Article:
Acquired raw data were processed by Mascot Distiller followed by database search with Mascot program (Matrix Science, London, UK, 8-processor on-site license) against NCBInr (version 20100203). Search parameters for precursor and product ions mass tolerance were 40 ppm and 0.8 Da, respectively, with allowance made for one missed trypsin cleavage, the following fixed modifications: cysteine carbamidomethylation and allowed variable modification: oxidation (M). Peptides with Mascot Score exceeding the threshold value corresponding to < 5% false positive rate, calculated by Mascot procedure, were considered to be positively identified.


Histological evaluation

In control (incomplete Freund’s adjuvant – IFA alone) and experimental synovial membranes in comparison with pristine samples the most significant change was the presence of increased number of leukocytes in blood vessels (Fig. 1). Changes in bone were observed in epiphyses of tibiae close to the articular surface. Both in IFA and adjuvant IFA-antigen specimens occurred marked, subperiosteal resorption with participation of osteoclasts (Fig. 2) while cartilage was not affected. Cartilage forming the tracheal rings was, however, peripherally resorbed by infiltrating cells but only in animals receiving antigen. Respiratory epithelium lining tracheae was not affected in animals exposed to IFA alone, but after antigen administration was heavily infiltrated by leukocytes which in many places replaced epitheliocytes. Cilia were usually absent (Fig. 3).

Western blot

Sera from rats immunized with chondrocyte antigens in incomplete Freund’s adjuvant and commercial antibodies against COMP detected in chondrocyte extract antigen with Mr of 83 kDa (Fig. 4).

Protein sequence determination

Mass spectrometry data processing of a proteins present in the band reacting with sensitized rabbit serum was repeated six times, and all determinations gave similar results. Results of one sequencing are given in Table 1. The studied protein had a mass of 82611 Daltons and Mascot score 697 calculated on the basis of six matching peptides with ions score in the range from 55 to 108 (Table 1). Protein sequence coverage was 19% and revealed as the best matched protein the cartilage oligomeric matrix protein (COMP).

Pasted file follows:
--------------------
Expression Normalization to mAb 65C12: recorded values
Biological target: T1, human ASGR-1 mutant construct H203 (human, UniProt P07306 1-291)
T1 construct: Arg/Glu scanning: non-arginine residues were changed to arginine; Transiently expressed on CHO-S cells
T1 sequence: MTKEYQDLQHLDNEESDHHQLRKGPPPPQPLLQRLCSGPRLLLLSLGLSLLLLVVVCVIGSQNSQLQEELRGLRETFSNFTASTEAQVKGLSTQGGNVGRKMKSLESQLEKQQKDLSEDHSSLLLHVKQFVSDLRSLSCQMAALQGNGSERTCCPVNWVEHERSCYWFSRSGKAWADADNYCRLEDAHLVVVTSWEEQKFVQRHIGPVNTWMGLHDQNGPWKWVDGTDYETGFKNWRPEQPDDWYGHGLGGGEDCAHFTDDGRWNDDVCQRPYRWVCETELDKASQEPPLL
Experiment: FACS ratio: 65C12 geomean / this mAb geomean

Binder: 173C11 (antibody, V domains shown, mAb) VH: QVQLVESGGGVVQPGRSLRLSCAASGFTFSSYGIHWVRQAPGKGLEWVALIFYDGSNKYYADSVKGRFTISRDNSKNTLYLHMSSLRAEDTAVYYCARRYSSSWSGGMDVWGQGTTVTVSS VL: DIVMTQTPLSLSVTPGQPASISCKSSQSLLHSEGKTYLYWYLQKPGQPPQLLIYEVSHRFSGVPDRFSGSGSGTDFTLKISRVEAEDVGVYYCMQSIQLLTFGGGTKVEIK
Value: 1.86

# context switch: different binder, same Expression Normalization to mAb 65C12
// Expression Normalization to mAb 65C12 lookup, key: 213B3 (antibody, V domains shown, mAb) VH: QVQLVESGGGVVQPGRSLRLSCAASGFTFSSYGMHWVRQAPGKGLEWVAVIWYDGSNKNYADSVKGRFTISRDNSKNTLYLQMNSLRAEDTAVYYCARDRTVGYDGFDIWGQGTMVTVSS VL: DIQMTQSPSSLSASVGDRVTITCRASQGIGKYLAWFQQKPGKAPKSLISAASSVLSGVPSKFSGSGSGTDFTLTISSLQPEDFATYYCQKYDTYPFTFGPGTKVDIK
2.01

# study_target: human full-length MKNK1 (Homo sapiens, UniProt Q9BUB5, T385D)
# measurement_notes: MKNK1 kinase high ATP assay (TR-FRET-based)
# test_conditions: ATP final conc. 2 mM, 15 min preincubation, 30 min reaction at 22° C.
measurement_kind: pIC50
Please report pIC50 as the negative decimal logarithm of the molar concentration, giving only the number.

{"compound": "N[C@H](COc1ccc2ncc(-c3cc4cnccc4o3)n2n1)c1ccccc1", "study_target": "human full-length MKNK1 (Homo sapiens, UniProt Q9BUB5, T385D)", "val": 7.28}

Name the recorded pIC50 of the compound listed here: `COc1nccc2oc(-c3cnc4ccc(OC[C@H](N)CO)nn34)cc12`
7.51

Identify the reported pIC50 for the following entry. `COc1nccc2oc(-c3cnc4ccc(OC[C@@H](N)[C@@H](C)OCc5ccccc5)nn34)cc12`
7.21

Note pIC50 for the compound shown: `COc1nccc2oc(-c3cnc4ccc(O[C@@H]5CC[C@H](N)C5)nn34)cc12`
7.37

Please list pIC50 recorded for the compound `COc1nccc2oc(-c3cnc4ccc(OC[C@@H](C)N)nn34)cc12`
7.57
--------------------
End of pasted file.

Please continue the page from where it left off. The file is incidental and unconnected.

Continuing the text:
Results of administration of proteins extracted from chondrocyte membranes yielded unexpected results. In the sera of injected rats no antibodies against transmembrane Tmp21 protein were detected but Western blot analysis disclosed the presence of antibodies reacting with antigen with molecular weight of about 83 kDa in the reduced state. The same antigen was also detected by anti-COMP commercial antibodies. The identification of this antigen as COMP was also confirmed by sequence analysis. The morphological analysis of results was complicated by the use of IFA in which chondrocyte surface proteins were suspended. The use of adjuvants is the common procedure to increase immune response to antigens [40], but adjuvant itself may also cause untoward response affecting various tissues. Effects of incomplete Freund’s adjuvant (IFA) were found to be related to the strain of rats. Injected Lewis rats did not develop clinical signs of arthritis while administration of IFA to DA (dark agouti) rats evoked strong arthritogenic response [41]. The WAG rats used in this work also proved to react strongly to free of antigen IFA administration and changes in joint tissues were similar to those in rats injected with antigen. The main morphological differences between antigen free and antigen containing adjuvant injected animals was the presence of heavy infiltrations in the tracheal epithelium and peripheral resorption of cartilage of tracheal rings. Presence of anti-COMP antibodies in immunized rats directed our attention on the relation between COMP and cartilage. In healthy cartilage COMP is attached to chondrocyte cell membrane via integrin receptors [39, 42] and is also present in the pericellular space and territorial and interterritorial matrix [43]. The release of COMP from cartilage occurs in OA [44, 45] and high serum levels of COMP are associated with the OA progression [46-49]. Autoantibodies to COMP were also detected in patients with rheumatoid arthritis (RA) [50]. Induction of arthritis by immunization of rats with COMP emulsified in IFA was also reported. Morphological changes were accompanied by the appearance of anti-COMP antibodies in rat’s sera [51].
Release of COMP from cartilage occurs also in polychondritis and may involve tracheobronchial tree causing respiratory tract symptoms. Immune-mediated damage can spread to noncartilaginous tissues that are rich in proteoglycans, such as that of the eyes, the inner ear, the heart, blood vessels, and the kidney, but as far as we could establish, changes in the tracheal epithelium were not reported [52-55]. In relation to experimental relapsing polychondritis Hansson and Holmdahl [56] stress that only joints were affected in COMP immunized rats as reported by Carlsén et al. [51]. In our work after administration of proteins extracted from articular chondrocytes in IFA the tracheal cartilages were affected. Since, however, the COMP used in their studies was purified from rat chondrosarcoma tissue and in this work was extracted together with other proteins from chondrocyte cell membrane, the possible role of COMP immunization in polychondritis development requires further studies. We also would like to stress, that the lack of antibodies against transmembrane Tmp21 protein belonging to the p24 protein family in immunized rats does not disqualify it as the tissue specific antigen, but rather suggests that although it is strongly immunogenic in rabbits may not be involved to the same degree in cartilage pathology in other species.
The authors declare no conflict of interest.